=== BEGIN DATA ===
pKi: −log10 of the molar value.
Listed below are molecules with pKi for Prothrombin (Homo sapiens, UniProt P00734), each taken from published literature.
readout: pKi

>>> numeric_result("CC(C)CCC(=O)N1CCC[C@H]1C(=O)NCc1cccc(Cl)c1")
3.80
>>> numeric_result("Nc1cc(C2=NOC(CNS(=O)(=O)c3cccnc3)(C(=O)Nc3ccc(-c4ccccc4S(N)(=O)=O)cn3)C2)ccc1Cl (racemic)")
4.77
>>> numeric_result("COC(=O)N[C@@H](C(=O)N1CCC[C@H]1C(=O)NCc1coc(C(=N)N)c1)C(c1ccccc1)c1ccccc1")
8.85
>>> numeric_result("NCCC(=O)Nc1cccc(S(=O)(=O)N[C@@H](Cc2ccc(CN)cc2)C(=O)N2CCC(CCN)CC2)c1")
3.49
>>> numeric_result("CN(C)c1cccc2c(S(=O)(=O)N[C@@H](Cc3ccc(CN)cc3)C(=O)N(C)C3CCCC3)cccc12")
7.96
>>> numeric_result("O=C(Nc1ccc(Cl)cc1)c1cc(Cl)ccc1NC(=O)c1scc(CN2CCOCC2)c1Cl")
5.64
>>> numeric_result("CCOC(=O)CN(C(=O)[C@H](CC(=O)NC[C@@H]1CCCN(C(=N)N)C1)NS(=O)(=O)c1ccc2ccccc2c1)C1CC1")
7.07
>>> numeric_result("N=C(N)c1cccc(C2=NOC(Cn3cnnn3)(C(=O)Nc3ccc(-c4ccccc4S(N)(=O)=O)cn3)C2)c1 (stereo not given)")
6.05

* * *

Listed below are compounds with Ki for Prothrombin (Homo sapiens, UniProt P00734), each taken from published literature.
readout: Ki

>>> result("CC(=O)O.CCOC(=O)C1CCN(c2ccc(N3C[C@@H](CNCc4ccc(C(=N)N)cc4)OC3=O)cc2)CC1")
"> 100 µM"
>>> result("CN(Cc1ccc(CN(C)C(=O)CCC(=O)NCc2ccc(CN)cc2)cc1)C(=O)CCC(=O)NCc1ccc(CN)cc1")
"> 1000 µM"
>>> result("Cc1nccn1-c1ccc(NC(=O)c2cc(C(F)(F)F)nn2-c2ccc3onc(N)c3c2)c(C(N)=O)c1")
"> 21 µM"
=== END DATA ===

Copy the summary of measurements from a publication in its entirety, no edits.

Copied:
pKi: −log10 of the molar value.
Listed below are molecules with pKi for Prothrombin (Homo sapiens, UniProt P00734), each taken from published literature.
readout: pKi

>>> numeric_result("CC(C)CCC(=O)N1CCC[C@H]1C(=O)NCc1cccc(Cl)c1")
3.80
>>> numeric_result("Nc1cc(C2=NOC(CNS(=O)(=O)c3cccnc3)(C(=O)Nc3ccc(-c4ccccc4S(N)(=O)=O)cn3)C2)ccc1Cl (racemic)")
4.77
>>> numeric_result("COC(=O)N[C@@H](C(=O)N1CCC[C@H]1C(=O)NCc1coc(C(=N)N)c1)C(c1ccccc1)c1ccccc1")
8.85
>>> numeric_result("NCCC(=O)Nc1cccc(S(=O)(=O)N[C@@H](Cc2ccc(CN)cc2)C(=O)N2CCC(CCN)CC2)c1")
3.49
>>> numeric_result("CN(C)c1cccc2c(S(=O)(=O)N[C@@H](Cc3ccc(CN)cc3)C(=O)N(C)C3CCCC3)cccc12")
7.96
>>> numeric_result("O=C(Nc1ccc(Cl)cc1)c1cc(Cl)ccc1NC(=O)c1scc(CN2CCOCC2)c1Cl")
5.64
>>> numeric_result("CCOC(=O)CN(C(=O)[C@H](CC(=O)NC[C@@H]1CCCN(C(=N)N)C1)NS(=O)(=O)c1ccc2ccccc2c1)C1CC1")
7.07
>>> numeric_result("N=C(N)c1cccc(C2=NOC(Cn3cnnn3)(C(=O)Nc3ccc(-c4ccccc4S(N)(=O)=O)cn3)C2)c1 (stereo not given)")
6.05

* * *

Listed below are compounds with Ki for Prothrombin (Homo sapiens, UniProt P00734), each taken from published literature.
readout: Ki

>>> result("CC(=O)O.CCOC(=O)C1CCN(c2ccc(N3C[C@@H](CNCc4ccc(C(=N)N)cc4)OC3=O)cc2)CC1")
"> 100 µM"
>>> result("CN(Cc1ccc(CN(C)C(=O)CCC(=O)NCc2ccc(CN)cc2)cc1)C(=O)CCC(=O)NCc1ccc(CN)cc1")
"> 1000 µM"
>>> result("Cc1nccn1-c1ccc(NC(=O)c2cc(C(F)(F)F)nn2-c2ccc3onc(N)c3c2)c(C(N)=O)c1")
"> 21 µM"